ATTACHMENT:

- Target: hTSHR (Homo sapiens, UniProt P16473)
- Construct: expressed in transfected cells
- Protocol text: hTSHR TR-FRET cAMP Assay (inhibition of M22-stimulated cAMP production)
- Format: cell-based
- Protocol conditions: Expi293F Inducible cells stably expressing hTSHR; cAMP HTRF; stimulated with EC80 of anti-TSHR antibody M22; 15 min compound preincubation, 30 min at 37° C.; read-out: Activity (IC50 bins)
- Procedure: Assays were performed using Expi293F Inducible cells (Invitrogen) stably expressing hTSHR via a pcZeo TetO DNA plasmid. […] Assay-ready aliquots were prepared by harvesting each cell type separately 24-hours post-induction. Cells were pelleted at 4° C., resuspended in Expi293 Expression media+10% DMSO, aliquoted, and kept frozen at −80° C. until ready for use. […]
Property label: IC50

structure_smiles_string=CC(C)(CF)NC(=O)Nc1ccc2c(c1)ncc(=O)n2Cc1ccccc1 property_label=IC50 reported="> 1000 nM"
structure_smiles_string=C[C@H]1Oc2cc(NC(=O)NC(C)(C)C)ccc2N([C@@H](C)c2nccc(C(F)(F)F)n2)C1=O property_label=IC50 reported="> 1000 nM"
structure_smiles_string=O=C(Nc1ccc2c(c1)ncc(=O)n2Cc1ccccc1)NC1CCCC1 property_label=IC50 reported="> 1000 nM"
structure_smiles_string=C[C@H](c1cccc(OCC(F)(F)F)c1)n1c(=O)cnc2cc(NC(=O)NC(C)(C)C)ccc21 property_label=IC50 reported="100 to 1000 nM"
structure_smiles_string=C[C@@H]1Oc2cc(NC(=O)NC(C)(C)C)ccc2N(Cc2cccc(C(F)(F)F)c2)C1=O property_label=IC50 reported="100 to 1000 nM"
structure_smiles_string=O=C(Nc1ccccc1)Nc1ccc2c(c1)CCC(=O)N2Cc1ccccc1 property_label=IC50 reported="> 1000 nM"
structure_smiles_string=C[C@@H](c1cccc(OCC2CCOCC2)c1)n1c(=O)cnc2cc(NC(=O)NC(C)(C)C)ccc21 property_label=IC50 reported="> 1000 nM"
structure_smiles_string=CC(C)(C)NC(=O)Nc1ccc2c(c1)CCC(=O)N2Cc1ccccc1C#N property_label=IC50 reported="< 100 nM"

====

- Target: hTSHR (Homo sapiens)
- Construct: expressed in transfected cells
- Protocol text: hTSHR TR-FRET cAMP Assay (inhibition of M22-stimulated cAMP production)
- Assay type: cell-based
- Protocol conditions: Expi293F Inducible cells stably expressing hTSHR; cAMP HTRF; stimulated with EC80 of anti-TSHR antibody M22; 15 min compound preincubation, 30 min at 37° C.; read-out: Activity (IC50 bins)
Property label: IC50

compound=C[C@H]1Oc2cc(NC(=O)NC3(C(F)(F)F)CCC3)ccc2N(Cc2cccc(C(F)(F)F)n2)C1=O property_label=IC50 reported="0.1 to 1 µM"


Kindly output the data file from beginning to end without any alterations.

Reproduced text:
- Target: hTSHR (Homo sapiens, UniProt P16473)
- Construct: expressed in transfected cells
- Protocol text: hTSHR TR-FRET cAMP Assay (inhibition of M22-stimulated cAMP production)
- Format: cell-based
- Protocol conditions: Expi293F Inducible cells stably expressing hTSHR; cAMP HTRF; stimulated with EC80 of anti-TSHR antibody M22; 15 min compound preincubation, 30 min at 37° C.; read-out: Activity (IC50 bins)
- Procedure: Assays were performed using Expi293F Inducible cells (Invitrogen) stably expressing hTSHR via a pcZeo TetO DNA plasmid. […] Assay-ready aliquots were prepared by harvesting each cell type separately 24-hours post-induction. Cells were pelleted at 4° C., resuspended in Expi293 Expression media+10% DMSO, aliquoted, and kept frozen at −80° C. until ready for use. […]
Property label: IC50

structure_smiles_string=CC(C)(CF)NC(=O)Nc1ccc2c(c1)ncc(=O)n2Cc1ccccc1 property_label=IC50 reported="> 1000 nM"
structure_smiles_string=C[C@H]1Oc2cc(NC(=O)NC(C)(C)C)ccc2N([C@@H](C)c2nccc(C(F)(F)F)n2)C1=O property_label=IC50 reported="> 1000 nM"
structure_smiles_string=O=C(Nc1ccc2c(c1)ncc(=O)n2Cc1ccccc1)NC1CCCC1 property_label=IC50 reported="> 1000 nM"
structure_smiles_string=C[C@H](c1cccc(OCC(F)(F)F)c1)n1c(=O)cnc2cc(NC(=O)NC(C)(C)C)ccc21 property_label=IC50 reported="100 to 1000 nM"
structure_smiles_string=C[C@@H]1Oc2cc(NC(=O)NC(C)(C)C)ccc2N(Cc2cccc(C(F)(F)F)c2)C1=O property_label=IC50 reported="100 to 1000 nM"
structure_smiles_string=O=C(Nc1ccccc1)Nc1ccc2c(c1)CCC(=O)N2Cc1ccccc1 property_label=IC50 reported="> 1000 nM"
structure_smiles_string=C[C@@H](c1cccc(OCC2CCOCC2)c1)n1c(=O)cnc2cc(NC(=O)NC(C)(C)C)ccc21 property_label=IC50 reported="> 1000 nM"
structure_smiles_string=CC(C)(C)NC(=O)Nc1ccc2c(c1)CCC(=O)N2Cc1ccccc1C#N property_label=IC50 reported="< 100 nM"

====

- Target: hTSHR (Homo sapiens)
- Construct: expressed in transfected cells
- Protocol text: hTSHR TR-FRET cAMP Assay (inhibition of M22-stimulated cAMP production)
- Assay type: cell-based
- Protocol conditions: Expi293F Inducible cells stably expressing hTSHR; cAMP HTRF; stimulated with EC80 of anti-TSHR antibody M22; 15 min compound preincubation, 30 min at 37° C.; read-out: Activity (IC50 bins)
Property label: IC50

compound=C[C@H]1Oc2cc(NC(=O)NC3(C(F)(F)F)CCC3)ccc2N(Cc2cccc(C(F)(F)F)n2)C1=O property_label=IC50 reported="0.1 to 1 µM"